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Thursday, June 09, 2011

Electoral reform revisited

Personally, I found the Archbishop of Canterbury's comments on the UK coalition today to be quite predictable. What was puzzling though was his claim that the government is forcing through "radical policies for which no one voted".

That is the problem with coalition government of course, things are not clear-cut when it comes to assessing their mandate, though it has to be said that the combined vote of the Conservatives and Liberal Democrats exceeds 50% of those voting.

In a representative democracy based on an unfair electoral system it is often difficult to identify how any government has secured a mandate for a particular policy. Labour for example, introduced tuition fees and top-up fees despite explicitly ruling them out in their manifesto and they were a single party government with a Parliamentary majority.

The fact is that governments have to react to events and often their actions have not been predicted in their manifestos simply because they were unaware as to how forces outside their control would develop after they took power.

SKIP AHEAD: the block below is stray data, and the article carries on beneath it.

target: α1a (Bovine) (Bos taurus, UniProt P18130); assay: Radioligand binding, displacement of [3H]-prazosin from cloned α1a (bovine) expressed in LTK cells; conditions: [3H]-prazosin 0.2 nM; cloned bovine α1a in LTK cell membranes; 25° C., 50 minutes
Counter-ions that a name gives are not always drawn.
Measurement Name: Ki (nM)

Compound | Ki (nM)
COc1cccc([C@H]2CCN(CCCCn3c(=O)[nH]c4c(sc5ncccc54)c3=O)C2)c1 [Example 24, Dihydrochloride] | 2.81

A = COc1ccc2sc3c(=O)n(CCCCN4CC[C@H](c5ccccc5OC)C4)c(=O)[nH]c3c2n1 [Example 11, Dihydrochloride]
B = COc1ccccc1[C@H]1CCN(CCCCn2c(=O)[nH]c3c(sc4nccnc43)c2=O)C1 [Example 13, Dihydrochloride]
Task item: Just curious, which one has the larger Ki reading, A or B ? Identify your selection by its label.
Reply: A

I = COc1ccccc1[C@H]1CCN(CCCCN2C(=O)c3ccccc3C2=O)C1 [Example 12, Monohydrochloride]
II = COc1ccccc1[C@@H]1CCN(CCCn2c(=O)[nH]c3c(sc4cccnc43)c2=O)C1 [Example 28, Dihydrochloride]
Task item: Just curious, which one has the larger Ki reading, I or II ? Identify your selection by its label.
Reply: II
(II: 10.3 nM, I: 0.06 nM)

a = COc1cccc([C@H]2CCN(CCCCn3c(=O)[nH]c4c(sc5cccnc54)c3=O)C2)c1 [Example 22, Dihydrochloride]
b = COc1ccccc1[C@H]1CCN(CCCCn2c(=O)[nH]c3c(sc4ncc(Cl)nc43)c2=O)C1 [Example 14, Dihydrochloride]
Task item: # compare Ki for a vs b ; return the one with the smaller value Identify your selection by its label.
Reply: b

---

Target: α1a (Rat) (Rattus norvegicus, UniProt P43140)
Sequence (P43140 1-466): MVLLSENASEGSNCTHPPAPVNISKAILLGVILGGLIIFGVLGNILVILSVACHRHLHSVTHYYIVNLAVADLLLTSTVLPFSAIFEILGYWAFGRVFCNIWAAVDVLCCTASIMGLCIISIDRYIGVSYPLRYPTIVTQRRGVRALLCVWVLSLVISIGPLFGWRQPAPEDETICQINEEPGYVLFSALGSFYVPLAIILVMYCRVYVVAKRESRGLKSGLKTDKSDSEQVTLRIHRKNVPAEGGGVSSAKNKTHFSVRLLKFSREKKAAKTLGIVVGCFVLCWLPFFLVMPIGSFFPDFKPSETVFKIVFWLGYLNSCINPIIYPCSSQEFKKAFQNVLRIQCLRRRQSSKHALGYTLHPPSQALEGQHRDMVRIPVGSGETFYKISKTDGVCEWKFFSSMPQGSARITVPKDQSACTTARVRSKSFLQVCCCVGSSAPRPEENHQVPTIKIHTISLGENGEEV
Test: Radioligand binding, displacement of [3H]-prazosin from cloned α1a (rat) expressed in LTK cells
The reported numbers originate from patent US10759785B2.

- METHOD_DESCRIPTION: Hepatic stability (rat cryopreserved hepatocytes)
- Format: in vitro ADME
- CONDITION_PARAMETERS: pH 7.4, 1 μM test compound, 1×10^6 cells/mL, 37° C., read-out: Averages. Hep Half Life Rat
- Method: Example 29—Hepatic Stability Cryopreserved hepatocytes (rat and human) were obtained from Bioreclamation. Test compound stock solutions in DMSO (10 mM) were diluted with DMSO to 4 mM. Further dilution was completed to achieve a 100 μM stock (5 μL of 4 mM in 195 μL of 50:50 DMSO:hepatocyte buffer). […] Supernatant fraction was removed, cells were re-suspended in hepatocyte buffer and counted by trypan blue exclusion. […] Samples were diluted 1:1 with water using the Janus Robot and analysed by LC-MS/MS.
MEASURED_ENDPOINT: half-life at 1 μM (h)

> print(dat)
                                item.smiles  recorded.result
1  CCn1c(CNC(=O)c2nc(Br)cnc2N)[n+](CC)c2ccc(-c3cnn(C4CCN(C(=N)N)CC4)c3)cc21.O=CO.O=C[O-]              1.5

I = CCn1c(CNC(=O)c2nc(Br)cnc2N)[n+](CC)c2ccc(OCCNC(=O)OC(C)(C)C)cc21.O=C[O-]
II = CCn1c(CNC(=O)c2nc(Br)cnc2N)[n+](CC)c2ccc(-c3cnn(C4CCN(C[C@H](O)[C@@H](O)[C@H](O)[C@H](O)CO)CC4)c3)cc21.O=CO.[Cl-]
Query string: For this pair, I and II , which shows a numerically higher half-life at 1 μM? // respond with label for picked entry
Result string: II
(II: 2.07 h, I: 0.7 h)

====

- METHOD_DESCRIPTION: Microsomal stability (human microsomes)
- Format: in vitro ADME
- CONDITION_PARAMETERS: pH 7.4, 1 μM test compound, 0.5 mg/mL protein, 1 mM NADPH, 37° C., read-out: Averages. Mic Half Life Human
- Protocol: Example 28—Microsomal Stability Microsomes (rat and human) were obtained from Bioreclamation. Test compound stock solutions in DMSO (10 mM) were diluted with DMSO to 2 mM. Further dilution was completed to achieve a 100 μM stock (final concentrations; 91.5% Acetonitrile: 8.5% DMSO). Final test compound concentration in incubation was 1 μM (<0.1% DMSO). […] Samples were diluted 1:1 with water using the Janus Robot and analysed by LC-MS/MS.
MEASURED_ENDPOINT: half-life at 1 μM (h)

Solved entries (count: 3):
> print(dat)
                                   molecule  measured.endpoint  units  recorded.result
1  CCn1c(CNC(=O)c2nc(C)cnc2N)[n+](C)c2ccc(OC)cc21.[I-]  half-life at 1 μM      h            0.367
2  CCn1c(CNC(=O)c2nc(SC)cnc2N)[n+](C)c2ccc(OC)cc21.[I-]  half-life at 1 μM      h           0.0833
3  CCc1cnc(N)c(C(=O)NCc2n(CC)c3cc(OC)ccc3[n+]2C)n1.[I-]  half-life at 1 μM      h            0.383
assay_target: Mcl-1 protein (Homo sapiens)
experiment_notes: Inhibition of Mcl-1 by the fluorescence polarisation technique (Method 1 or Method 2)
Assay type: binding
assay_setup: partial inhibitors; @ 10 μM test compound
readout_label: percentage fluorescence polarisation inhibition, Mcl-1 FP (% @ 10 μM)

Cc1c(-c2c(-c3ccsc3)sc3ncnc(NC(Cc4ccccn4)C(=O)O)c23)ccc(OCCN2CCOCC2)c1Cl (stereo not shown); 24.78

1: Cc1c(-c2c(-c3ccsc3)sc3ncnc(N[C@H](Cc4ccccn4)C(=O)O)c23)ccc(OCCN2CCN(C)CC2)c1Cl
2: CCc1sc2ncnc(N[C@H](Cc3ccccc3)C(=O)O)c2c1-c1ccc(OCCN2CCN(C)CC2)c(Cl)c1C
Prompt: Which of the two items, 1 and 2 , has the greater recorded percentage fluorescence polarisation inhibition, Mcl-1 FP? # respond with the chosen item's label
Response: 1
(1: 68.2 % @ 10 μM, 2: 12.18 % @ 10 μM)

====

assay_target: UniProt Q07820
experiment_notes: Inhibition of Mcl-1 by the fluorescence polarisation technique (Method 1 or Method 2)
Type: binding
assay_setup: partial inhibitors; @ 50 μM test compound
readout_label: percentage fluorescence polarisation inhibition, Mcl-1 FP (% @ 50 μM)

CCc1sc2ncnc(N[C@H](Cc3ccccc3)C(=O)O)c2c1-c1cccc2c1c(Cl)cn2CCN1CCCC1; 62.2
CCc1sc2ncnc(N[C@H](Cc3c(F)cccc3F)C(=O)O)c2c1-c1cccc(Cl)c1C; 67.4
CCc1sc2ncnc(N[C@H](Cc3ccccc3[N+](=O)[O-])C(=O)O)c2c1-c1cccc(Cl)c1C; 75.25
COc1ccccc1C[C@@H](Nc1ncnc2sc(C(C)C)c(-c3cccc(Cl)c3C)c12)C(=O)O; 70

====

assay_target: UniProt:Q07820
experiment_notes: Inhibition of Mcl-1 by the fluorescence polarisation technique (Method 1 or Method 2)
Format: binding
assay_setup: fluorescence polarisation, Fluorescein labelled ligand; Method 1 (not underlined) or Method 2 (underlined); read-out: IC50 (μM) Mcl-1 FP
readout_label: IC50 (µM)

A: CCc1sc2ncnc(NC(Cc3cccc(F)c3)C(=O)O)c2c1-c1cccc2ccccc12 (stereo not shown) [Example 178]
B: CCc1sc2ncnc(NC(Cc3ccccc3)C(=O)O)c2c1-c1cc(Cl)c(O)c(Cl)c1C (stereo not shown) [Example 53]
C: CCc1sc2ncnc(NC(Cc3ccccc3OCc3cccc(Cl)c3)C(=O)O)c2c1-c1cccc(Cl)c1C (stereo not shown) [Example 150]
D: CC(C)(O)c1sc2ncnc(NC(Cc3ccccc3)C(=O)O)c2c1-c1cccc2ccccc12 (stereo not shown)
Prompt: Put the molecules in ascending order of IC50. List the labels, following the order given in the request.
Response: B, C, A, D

More fundamentally, where was Rowan Williams during Tony Blair's government? In 2005 Labour won 35.2% of the vote, amounting to just 21% of the 44 million people eligible to vote, and yet Tony Blair commanded 55% of the seats in the House of Commons. If there was ever a case of a government forcing through changes that people did not vote for then that was it.

I am afraid it is a case of 'move along, there is nothing to see here'. The Archbishop of Canterbury would be better advised to restrict his comments to the policies themselves rather than get embroiled in a debate on mandates. It really is not as straightforward as he implies.
Rowan Williams is making a category error - voting is about electing people, not policies. Of course, those people usually make promises on particular policies and not all of those promises will be achieved or achievable, and that applies to all parties.
Quite Interestingly: the Guardian's headline was Rowan Williams: No one voted for coalition policies.

Strangely enough, no-one voted for Rowan Williams to take Ermin.
Imho Rowan Williams is a 'category error' to whatever extent his own actions undermined his own church. Chris Wood
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